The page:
Franklin was for a time busy in keeping his team upon the trail, but soon they settled down into a steady, shuffling trot, to which they held for mile after mile over the hard prairie road. The day was bright and clear, the air sweet and bracing. An hour’s drive from the town, and the traveller seemed in a virgin world. A curious coyote sat on a hill, regarding intently the spectacle of a man travelling with wheels beneath him, instead of the legs of a horse. A band of antelope lined up on the crest of a ridge and stood staring steadfastly. A gray-winged hawk swept wide and easily along the surface of the earth on its morning hunting trip. Near by the trail hundreds of cheerful prairie dogs barked and jerked their ceaseless salutation. An ancient and untroubled scheme of life lay all around him, appealing in its freshness and its charm. Why should a man, a tall and strong man, with health upon his cheek, sit here with brooding and downcast eye, heedless of the miles slipping behind him like a ribbon spun beneath the wheels?
Franklin was learning how fast bound are all the ways of life to the one old changeless way. This new land, which he and his fellow-men coveted, why was it so desired? Only that over it, as over all the world behind it, there might be builded homes. For, as he reflected, the adventurers of the earth had always been also the home-builders; and there followed for him the bitter personal corollary that all his adventure was come to naught if there could be no home as its ultimate reward. His vague eye swam over the wide, gray sea about him, and to himself he seemed adrift, unanchored and with no chart of life.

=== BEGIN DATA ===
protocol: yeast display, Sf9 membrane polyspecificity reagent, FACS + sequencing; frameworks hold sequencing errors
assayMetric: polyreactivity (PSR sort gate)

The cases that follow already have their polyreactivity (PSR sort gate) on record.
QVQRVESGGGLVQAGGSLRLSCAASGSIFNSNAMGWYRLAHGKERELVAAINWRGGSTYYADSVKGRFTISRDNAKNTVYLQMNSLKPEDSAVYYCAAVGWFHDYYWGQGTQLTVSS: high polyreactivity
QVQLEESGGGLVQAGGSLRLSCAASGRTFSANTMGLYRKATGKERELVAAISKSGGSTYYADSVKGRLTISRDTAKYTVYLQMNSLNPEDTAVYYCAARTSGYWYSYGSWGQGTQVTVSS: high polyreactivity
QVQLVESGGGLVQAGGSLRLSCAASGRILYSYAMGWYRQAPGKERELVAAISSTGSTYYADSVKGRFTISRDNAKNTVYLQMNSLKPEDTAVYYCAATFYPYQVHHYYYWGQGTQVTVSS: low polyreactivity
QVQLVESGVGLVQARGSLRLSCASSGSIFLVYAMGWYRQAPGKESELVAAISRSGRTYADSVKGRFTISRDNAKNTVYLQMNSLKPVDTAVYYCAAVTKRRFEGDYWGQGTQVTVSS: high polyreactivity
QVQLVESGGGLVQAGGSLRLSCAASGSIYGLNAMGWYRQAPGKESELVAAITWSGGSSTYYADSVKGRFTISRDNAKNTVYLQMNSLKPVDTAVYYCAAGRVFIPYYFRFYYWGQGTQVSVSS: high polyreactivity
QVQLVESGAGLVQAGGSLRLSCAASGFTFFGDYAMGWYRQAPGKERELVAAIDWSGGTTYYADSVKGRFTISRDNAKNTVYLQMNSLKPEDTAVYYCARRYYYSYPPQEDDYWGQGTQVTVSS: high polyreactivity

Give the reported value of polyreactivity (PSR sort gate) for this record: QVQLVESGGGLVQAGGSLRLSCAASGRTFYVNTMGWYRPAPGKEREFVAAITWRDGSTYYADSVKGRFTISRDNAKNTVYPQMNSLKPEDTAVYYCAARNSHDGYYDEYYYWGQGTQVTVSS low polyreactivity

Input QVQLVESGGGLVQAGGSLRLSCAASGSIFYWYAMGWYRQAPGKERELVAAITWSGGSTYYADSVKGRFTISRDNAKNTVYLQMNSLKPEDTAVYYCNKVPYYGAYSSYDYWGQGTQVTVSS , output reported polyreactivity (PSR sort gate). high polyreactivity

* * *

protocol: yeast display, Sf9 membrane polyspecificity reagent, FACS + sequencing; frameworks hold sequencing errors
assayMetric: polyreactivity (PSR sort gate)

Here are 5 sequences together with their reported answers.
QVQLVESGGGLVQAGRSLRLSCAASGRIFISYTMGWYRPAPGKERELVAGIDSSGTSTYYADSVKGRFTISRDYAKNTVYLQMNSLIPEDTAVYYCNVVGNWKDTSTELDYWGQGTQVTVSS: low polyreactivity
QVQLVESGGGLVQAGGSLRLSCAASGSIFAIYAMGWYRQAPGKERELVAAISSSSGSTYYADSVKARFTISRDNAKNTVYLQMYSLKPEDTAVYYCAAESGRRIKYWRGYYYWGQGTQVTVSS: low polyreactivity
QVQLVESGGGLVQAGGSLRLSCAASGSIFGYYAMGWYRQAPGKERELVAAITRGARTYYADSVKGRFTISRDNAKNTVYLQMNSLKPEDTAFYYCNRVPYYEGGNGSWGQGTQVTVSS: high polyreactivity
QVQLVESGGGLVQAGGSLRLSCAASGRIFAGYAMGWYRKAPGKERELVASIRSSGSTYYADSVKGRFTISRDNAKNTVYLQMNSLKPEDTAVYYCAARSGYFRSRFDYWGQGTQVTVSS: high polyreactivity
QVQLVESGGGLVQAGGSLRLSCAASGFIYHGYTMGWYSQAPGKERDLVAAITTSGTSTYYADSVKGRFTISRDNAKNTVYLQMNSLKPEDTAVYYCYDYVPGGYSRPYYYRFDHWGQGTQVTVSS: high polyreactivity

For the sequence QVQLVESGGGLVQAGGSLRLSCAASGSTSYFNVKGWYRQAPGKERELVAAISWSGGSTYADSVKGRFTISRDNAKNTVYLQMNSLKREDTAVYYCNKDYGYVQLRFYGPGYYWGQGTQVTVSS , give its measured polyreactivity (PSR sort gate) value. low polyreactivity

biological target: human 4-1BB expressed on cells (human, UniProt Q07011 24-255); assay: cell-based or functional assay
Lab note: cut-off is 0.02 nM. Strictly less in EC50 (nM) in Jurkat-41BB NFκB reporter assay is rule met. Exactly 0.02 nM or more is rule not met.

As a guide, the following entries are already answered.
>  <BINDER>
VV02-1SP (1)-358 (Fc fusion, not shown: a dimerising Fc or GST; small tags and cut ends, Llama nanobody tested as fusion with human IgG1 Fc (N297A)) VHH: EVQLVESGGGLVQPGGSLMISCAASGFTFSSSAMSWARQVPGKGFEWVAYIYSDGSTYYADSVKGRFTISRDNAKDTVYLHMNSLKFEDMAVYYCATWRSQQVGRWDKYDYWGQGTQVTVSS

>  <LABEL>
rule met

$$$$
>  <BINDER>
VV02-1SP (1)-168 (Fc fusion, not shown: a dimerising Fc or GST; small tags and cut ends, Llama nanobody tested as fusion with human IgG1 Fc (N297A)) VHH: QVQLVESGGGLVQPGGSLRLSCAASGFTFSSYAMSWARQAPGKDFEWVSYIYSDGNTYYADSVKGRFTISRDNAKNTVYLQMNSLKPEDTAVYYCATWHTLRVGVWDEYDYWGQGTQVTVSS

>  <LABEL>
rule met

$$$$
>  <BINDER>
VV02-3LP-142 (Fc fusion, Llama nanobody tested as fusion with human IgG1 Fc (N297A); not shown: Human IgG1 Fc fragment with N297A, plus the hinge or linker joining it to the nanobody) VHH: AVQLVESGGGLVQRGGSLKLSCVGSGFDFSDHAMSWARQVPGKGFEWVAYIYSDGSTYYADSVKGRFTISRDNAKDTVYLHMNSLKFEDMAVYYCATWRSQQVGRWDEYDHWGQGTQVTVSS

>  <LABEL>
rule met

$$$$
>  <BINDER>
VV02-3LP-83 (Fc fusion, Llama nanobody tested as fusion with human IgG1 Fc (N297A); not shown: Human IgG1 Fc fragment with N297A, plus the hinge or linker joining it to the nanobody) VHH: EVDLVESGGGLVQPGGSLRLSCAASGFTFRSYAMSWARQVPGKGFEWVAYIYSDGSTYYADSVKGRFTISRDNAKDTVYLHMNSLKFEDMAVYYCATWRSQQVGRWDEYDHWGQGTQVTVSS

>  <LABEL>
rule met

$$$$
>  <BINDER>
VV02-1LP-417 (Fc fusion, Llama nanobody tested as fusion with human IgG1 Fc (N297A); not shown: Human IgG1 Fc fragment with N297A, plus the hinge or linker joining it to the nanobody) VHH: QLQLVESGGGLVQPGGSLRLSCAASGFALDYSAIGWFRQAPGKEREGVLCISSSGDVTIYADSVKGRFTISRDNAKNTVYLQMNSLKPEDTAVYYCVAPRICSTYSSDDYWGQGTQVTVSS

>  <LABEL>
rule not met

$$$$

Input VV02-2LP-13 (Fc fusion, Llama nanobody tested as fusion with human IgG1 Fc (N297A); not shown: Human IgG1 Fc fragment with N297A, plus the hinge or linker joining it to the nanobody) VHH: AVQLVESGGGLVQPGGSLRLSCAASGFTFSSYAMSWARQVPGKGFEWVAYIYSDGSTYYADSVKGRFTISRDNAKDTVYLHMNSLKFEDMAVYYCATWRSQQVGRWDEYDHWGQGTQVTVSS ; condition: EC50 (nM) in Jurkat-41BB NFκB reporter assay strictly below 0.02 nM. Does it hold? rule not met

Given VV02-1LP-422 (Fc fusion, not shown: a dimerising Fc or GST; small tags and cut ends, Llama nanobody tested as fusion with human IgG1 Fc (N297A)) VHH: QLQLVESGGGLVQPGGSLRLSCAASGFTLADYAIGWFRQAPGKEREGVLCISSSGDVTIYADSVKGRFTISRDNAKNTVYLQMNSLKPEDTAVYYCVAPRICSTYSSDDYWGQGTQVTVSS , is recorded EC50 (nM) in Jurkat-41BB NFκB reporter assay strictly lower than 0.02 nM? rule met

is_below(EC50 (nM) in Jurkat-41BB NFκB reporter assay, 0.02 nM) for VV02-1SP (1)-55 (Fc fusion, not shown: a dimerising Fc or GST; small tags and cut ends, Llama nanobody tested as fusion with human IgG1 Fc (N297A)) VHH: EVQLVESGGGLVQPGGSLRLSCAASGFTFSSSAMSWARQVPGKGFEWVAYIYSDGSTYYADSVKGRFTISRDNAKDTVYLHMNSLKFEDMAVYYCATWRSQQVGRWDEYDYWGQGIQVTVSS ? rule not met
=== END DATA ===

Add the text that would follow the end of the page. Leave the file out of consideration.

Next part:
Lifting and shimmering mysteriously in the midday sun, as though tantalizing any chance traveller of that wide land with a prospect alluring, yet impossible, the buildings of the Halfway station now loomed large and dark, now sank until they seemed a few broken dots and dashes just visible upon the wide gray plain. Yet soon the tall frame of the windmill showed high above the earth, most notable landmark for many a mile, and finally the ragged arms of the corral posts appeared definitely, and then the low peak of the roof of the main building. For miles these seemed to grow no closer, but the steady trot of the little horses ate up the distance, and Franklin found himself again at the spot with which he was already so well acquainted that every detail, every low building and gnarled bit of wood, was tabulated surely in his mind. The creak of the windmill presently came to his ears as a familiar sound, but rasping and irritating on his strong nerves as the croak of the elder Fate.